Abraham P, LeMay S, Bittner S, Thakur T, Stafford H, Brown R. Investigating serious games that incorporate medication use for patients: a systematic literature review. JMIR Serious Games. 2020 Apr 29;8(2):e16096. doi: 10.2196/16096.


Background: The United States spends more than US $100 billion annually on the impact of medication misuse. Serious games are effective and innovative digital tools for educating patients about positive health behaviors. There are limited systematic reviews that examine the prevalence of serious games that incorporate medication use.

Objective: This systematic review aimed to identify (1) serious games intended to educate patients about medication adherence, education, and safety; (2) types of theoretical frameworks used to develop serious games for medication use; and (3) sampling frames for evaluating serious games on medication use.

Methods: PubMed, Scopus, and Web of Science databases were searched for literature about medication-based serious games for patients. Preferred Reporting Items for Systematic Reviews and Meta-Analyses (PRISMA) guidelines were followed for article selection.

Results: Using PRISMA guidelines, 953 publications and 749 unique titles were identified from PubMed, Scopus, and Web of Science. A total of 16 studies featuring 12 unique serious games were included with components of medication adherence, education, and safety, published from 2003 to 2019. Of the 12 games included, eight serious games were tested in adolescents, three games were tested in young adults, and one game was tested in adults. Most studies (n=11) used small sample sizes to test the usability of serious games. Theoretical frameworks identified in the 12 serious games included information, motivation, and behavior theory; social cognitive theory; precede-proceed model; middle-range theory of chronic illness; adult learning theory; experiential learning theory; and the theory of reasoned action. Existing reviews explore serious games focused on the management of specific disease states, such as HIV, diabetes, and asthma, and on the positive impact of serious game education in each respective disease state. Although other reviews target broad topics such as health care gamification and serious games to educate health care workers, no reviews focus solely on medication use. Serious games were mainly focused on improving adherence, whereas medication safety was not widely explored. Little is known about the efficacy and usability of medication-focused serious games often because of small and nonrepresentative sample sizes, which limit the generalizability of existing studies.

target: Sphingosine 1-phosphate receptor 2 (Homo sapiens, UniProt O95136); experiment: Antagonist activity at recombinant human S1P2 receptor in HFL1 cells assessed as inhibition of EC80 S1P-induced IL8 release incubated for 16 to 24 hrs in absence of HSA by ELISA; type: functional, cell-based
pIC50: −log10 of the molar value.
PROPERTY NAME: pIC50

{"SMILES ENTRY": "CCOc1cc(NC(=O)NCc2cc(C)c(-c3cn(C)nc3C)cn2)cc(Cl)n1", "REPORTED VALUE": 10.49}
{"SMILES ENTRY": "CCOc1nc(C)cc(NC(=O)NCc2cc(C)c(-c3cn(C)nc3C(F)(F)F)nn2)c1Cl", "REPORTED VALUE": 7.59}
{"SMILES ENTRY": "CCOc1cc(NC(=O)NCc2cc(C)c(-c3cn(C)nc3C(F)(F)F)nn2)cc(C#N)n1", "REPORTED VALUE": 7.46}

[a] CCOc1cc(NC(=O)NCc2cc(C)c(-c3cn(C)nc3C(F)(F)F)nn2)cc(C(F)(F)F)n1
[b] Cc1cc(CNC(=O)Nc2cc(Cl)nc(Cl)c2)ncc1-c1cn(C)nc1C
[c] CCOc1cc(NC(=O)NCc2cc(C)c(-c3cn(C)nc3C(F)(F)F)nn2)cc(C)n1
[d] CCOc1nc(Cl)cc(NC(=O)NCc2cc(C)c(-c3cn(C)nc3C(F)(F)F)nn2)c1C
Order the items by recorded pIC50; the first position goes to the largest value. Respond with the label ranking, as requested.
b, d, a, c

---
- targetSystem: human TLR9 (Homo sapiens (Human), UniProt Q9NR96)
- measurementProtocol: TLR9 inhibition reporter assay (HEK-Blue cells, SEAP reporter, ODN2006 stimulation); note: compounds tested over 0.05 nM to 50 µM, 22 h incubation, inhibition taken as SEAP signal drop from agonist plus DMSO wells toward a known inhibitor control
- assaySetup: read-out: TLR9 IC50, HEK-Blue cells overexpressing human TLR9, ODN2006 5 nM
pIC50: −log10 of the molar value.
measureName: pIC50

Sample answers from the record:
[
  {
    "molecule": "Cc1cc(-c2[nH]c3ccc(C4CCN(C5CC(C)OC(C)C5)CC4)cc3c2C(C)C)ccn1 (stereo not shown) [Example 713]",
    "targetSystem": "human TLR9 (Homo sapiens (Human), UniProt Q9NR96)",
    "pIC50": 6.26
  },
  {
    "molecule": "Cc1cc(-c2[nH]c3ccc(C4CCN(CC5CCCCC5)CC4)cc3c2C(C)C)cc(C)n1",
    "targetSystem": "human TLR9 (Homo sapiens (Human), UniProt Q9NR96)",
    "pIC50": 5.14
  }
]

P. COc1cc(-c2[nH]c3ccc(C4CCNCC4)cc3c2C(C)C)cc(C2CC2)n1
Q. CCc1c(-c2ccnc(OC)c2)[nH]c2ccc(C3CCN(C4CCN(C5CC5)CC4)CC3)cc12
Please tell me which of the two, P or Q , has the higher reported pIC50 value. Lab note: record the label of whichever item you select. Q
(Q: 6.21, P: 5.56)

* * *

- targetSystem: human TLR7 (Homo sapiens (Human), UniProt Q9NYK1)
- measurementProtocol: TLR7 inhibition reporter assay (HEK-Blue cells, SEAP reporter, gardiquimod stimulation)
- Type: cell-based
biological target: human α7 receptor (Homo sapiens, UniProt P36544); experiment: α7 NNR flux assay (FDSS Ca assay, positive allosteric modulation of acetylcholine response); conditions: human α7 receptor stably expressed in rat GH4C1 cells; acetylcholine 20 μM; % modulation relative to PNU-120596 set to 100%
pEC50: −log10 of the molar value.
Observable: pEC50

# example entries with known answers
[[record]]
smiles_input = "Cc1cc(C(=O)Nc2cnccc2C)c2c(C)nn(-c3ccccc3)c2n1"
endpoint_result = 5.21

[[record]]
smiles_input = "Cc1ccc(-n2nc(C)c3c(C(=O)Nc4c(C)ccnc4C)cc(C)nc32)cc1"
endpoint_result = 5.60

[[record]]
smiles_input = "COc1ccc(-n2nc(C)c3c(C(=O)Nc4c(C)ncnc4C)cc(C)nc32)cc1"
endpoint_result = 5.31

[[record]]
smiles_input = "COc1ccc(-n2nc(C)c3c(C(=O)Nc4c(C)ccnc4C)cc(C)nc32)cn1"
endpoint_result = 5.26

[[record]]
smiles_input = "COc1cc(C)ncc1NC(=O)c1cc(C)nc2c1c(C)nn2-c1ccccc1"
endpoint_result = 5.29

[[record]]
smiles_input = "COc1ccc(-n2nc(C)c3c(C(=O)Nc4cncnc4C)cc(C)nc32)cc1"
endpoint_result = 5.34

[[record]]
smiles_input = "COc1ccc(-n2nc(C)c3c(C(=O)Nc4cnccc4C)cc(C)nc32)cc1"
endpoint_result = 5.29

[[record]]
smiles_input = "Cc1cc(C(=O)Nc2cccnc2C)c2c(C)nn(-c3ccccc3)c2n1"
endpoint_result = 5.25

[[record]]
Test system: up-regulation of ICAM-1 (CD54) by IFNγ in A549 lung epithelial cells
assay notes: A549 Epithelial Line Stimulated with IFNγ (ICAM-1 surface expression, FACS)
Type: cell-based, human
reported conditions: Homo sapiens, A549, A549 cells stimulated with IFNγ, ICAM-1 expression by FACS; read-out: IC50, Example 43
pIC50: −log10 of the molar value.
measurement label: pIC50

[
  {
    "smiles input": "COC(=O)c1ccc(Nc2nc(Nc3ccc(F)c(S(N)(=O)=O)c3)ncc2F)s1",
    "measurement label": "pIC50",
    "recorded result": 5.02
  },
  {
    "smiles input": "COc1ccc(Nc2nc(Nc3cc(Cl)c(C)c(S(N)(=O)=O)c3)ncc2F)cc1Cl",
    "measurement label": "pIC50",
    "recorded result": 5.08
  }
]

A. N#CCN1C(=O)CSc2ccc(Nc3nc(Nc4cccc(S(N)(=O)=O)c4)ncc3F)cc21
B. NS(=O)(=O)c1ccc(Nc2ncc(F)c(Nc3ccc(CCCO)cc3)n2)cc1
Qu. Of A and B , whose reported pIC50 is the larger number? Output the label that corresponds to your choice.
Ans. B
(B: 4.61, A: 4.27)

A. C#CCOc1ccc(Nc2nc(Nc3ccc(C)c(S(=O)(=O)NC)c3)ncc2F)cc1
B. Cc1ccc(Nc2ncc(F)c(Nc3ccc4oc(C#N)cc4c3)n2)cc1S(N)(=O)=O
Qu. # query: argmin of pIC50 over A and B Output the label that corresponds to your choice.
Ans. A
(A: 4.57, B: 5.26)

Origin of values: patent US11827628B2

Conclusions: Limited studies exist on serious games for health that incorporate medication use. The findings from these studies focus on developing and testing serious games that teach patients about medication use and safety. Many of these studies do not apply a theoretical framework in the design and assessment of these games. In the future, serious game effectiveness could be improved by increasing study sample size and diversity of study participants, so that the results are generalizable to broader populations. Serious games should describe the extent of theoretical framework incorporated into game design and evaluate success by testing the player's retention of learning objectives.

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